Patent Power Corkscrew

From an 1884 copy of the Wright & Ditson’s Annual Illustrated Catalogue





This is the most powerful Screw ever invented. Very strong and durable, and we guarantee it will pour a larger cork with less effort than the most expensive English lever corkscrew in the market.  It requires but one motion, that is, simply turning to the right, and after the screw has entered the cork the cap strikes and acts like a jack screw in drawing the cork, so that no exertion is required.  Elegantly finished in nickle plated, with fine hard wood handle

Price, by mail                .75

Creamer’s Patent

I will preface this with an apology.  I haven’t bloggy blogged in several days, as my attention has been elsewhere.    In Maine, April is industry-wine-tasting month, and there have been tastings after tastings after tastings after tastings over the last couple of weeks.

I know, a tough job, but someone has to do it.

That said, I will admit, I spend way too much time studying the patent drawings in the back of Fred O’Leary’s tome on American corkscrews.  And, one of the drawings has always fascinated me, as it doesn’t actually show a corkscrew.  It shows some sort of bell assist, but no screw is present.

And, that is the Creamer patent of 1863:


What the patent looks like, is that the bell is supposed to be adjustable for variances in the size of the neck of the bottle.

And, in reading the patent description the bell, or holder, is intended to be adjustable.  Creamer’s patent reads:

In order to adapt the holder to the variety of sizes of bottles and their corks, I construct the frame so as to be adjustable in size at the lower end. To do this, I generally have the frame made entire, as shown in Fig. 1, and attach an additional piece, B’, in the insde to make the adjustment. (There may be two such pieces, if desired.) The adjusting piece, B’ has its lower end shaped like that of the skirt B. It is fastened to the upper part of the cylinder, so as to act as a spring. It is moved, as required, by a little handle, D, and the size of the mouth of the holder is thus larged or diminished to suit any size of the bottle.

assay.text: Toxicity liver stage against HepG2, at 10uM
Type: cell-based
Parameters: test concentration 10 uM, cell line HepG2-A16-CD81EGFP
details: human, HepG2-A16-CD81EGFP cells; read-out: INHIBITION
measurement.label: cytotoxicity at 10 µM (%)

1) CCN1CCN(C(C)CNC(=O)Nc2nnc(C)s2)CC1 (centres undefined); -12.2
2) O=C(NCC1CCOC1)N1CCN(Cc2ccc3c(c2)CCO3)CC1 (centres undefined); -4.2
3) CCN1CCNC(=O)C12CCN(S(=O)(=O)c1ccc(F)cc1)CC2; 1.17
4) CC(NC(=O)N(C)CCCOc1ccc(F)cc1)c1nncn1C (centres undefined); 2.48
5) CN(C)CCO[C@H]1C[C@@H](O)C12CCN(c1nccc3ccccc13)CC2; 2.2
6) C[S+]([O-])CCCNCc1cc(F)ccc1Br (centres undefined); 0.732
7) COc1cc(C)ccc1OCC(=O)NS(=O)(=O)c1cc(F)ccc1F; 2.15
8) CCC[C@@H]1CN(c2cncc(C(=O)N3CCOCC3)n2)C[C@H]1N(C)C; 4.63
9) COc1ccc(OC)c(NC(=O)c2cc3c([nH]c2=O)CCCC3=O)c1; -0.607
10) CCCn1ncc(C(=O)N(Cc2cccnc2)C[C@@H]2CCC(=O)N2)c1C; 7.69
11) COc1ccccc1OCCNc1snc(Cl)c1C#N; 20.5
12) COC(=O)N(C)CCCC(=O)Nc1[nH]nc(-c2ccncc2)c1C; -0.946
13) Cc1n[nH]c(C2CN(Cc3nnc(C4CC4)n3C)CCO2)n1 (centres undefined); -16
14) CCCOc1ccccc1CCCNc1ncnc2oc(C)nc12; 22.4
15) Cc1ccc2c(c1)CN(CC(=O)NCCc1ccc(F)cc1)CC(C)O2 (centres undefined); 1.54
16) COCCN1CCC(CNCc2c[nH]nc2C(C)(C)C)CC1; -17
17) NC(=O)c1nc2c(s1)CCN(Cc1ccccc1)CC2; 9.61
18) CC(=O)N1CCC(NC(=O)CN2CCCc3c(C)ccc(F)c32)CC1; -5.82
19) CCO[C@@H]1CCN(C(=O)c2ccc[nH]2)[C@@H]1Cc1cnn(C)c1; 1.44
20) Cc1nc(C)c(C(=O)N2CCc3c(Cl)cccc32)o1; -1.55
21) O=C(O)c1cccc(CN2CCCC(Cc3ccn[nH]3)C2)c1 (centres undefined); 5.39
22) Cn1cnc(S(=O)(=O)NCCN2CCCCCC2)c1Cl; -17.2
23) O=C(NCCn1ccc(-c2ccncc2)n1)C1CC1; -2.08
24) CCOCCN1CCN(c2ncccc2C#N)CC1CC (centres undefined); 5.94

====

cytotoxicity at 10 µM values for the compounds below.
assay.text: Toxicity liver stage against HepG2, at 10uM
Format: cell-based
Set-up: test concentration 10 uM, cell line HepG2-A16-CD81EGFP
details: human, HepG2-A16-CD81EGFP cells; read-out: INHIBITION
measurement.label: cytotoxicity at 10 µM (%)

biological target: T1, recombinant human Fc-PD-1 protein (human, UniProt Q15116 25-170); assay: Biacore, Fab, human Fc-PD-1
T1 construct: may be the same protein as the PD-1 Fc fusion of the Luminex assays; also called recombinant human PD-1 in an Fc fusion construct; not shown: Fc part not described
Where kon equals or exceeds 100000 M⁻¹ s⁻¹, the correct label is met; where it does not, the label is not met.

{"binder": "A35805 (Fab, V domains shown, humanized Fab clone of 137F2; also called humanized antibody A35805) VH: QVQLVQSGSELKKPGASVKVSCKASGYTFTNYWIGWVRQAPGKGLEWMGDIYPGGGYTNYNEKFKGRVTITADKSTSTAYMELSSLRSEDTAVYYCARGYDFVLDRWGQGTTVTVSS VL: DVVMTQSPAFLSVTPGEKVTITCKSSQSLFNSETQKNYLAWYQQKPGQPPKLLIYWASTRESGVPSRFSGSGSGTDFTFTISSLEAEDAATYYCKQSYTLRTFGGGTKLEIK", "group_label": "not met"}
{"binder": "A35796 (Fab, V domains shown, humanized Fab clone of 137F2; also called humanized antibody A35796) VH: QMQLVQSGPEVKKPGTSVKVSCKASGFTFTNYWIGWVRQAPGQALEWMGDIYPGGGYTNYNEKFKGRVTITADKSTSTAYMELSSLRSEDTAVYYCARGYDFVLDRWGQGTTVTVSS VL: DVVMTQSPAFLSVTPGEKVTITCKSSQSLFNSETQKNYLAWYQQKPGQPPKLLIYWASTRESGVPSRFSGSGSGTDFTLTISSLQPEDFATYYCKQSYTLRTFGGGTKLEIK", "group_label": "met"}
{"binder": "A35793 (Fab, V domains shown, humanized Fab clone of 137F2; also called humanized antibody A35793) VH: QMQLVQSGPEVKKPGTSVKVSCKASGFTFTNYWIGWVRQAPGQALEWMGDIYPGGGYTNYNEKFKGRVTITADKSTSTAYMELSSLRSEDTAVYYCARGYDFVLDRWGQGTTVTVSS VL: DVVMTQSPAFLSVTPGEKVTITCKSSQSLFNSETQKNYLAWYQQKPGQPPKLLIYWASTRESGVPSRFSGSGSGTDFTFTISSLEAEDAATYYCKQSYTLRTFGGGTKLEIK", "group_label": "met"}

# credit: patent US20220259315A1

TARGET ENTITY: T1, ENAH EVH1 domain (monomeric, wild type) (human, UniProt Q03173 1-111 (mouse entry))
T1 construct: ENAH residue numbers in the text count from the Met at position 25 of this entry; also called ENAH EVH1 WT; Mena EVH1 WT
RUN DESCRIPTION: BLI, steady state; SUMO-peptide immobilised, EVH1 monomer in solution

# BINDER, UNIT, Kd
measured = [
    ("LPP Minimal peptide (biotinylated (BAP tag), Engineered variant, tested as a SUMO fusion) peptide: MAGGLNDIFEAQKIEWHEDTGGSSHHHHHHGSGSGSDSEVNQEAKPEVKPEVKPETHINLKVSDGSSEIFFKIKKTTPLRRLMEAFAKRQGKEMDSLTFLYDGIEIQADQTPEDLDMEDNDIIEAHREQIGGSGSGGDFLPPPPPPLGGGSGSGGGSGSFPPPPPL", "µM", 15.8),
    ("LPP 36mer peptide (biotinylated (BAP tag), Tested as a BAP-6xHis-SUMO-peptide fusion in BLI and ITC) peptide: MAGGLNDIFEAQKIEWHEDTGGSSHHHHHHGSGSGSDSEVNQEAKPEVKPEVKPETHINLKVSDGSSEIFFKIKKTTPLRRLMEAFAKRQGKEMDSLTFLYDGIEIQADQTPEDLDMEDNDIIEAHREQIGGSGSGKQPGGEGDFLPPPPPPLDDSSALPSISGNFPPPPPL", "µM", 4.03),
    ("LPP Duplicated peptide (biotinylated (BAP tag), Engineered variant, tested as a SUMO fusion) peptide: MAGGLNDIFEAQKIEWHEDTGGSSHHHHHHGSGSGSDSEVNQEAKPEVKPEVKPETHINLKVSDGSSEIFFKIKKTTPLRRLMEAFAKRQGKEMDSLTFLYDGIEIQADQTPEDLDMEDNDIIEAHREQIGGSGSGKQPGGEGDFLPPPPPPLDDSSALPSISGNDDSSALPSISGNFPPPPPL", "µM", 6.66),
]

(I know…  I am still confused)

Coincidentally, in a recent search for corkscrews online, I ran across a catalogue from Landers, Frary, and Clark (yes, that Frary) within which contained an image of the Creamer’s patent corkscrew with the patent date.

And, while it looks nothing like the patent drawing, I think the illustration might give us (collectively) something to look for, as well as pause to examine corkscrews that already exist within our respective collections.

From the illustration, there doesn’t not look to be any adjustable bell assist, but perhaps instead, with the shape of the bell assist itself, it allows for various sizes.

Do you have Creamer’s patent in your collection?


Sterling Zeilin

Over the weekend, the latest auction took place, and lots of corkscrews changed hands.

I did bid on a few, and of course, didn’t win as my bids were quickly taken out by those willing to take the price to a level that was far beyond my means.